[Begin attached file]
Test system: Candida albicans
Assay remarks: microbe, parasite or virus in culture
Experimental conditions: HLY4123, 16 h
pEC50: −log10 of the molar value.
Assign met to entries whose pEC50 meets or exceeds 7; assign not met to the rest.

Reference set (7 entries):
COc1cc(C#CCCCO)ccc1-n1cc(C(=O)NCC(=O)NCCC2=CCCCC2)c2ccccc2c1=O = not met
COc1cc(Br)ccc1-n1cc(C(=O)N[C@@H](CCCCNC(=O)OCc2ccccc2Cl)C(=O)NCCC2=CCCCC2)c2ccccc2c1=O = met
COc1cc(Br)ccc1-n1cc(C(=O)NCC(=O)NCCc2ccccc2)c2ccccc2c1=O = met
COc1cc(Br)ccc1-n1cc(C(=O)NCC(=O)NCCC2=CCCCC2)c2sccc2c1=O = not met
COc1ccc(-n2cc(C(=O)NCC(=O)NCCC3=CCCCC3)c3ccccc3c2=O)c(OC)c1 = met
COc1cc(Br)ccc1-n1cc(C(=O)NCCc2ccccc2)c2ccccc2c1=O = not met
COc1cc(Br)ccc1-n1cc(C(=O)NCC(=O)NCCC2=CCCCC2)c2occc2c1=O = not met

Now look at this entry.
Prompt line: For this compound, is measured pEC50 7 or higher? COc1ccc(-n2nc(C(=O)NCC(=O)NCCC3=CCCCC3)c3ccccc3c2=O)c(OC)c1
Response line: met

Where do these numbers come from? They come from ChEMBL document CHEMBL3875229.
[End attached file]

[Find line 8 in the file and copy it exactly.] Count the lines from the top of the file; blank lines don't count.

COc1cc(Br)ccc1-n1cc(C(=O)N[C@@H](CCCCNC(=O)OCc2ccccc2Cl)C(=O)NCCC2=CCCCC2)c2ccccc2c1=O = met